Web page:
Irish government urges public NOT to panic buy following nationwide lockdown

Irish government urges public NOT to panic buy following nationwide lockdown

THE GOVERNMENT has issued an appeal to the public not to panic buy and stockpile items amid coronavirus fears.

Leo Varadkar made the announcement yesterday that the country would go into lockdown as of yesterday evening, with schools, colleges and childcare services all shut down temporarily.

The government were however quick to stress that supply chains would not be affected, urging the public to buy what they need but not to resort to stockpiling.

Health Minister Simon Harris insisted that Irish citizens "are better than that",

"The reason this is presumably happening is that people in our country are worried, and they want to make provision for themselves, for their family and particularly perhaps for their older and vulnerable relatives."

He added that stockpiling "could have unintended consequences" of taking products that others may require.

"Irish people wouldn't want this ... we're better than that," he said.

12/03/2020 Governemt Press conf. Pictured Fine Gael Minister for Health Simon Harris with Minister for Foreign Affairs and Tanaiste Simon Coveney at Government Buildings Dublin after the Taoiseach Leo Varadkar made his speech in Washington about COVID-19 (Coronavirus) situation in Ireland. The Taoiseach has said the country's schools, colleges and childcare facilities are to close in response to the Covid-19 pandemic. From 6pm today, schools, colleges and childcare facilities will close. In relation to cultural institutions, indoor gatherings of more than 100 people will not be permitted and a maximum outdoor gathering of 500 people will be allowed. Photo: Sam Boal/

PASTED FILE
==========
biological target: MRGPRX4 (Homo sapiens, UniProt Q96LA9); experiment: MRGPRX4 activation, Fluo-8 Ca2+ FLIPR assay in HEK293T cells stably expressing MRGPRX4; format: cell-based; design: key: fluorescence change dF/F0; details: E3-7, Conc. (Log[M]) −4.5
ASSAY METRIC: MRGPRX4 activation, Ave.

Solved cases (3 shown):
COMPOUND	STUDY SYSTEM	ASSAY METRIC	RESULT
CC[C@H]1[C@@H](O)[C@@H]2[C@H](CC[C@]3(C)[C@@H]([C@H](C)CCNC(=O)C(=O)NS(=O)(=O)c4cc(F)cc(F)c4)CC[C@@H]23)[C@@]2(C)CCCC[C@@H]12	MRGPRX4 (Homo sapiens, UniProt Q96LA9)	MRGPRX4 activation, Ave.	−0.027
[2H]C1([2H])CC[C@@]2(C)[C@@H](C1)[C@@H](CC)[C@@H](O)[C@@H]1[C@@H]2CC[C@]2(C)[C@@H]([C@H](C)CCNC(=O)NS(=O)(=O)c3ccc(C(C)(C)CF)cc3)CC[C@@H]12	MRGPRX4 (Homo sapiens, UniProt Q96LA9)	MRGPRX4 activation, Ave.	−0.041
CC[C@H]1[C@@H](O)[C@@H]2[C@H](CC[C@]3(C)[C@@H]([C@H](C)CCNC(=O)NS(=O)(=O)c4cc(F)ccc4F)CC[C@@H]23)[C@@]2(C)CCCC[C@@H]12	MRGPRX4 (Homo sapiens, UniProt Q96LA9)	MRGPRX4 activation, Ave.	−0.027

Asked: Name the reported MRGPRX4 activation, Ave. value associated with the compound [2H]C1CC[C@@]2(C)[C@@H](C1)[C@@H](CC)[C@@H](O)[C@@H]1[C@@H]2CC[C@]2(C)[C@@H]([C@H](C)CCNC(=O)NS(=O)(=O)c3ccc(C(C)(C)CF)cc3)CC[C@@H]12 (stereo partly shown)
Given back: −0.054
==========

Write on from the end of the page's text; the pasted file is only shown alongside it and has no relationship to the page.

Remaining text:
Business Minister Heather Humphreys echoed Harris' words, stressing that there’s plenty of stock available.

"I met with the retailer and they have assured me that here is sufficient supply chains," she said.

"If people go out and buy products they don’t need to stockpile they’re going to cause a problem.

"So i would say there’s no need to do that."

When asked if any limits would be placed on the purchase of certain products, Mr Harris replied: "That's something I don't think should be necessary but nevertheless I will be talking to them [retailers] later on.

"I'm in constant contact with all of the retailers and we will discuss that issue with them."

Tánaiste Simon Coveney said there had been concern before a possible no-deal Brexit that medicines would have to be stockpiled.

"We were reassuring people that the supply chains were strong, and that they did not need to do that. That is the position now as well."

He said: "The food industry and the retail industry has given reassurance and that they have supply chains that are robust, that can continue to supply shops and shelves.

"Consumers should realise that actually their actions could contribute to the problem here, as opposed to there being a fundamental problem in supply chain which there isn't."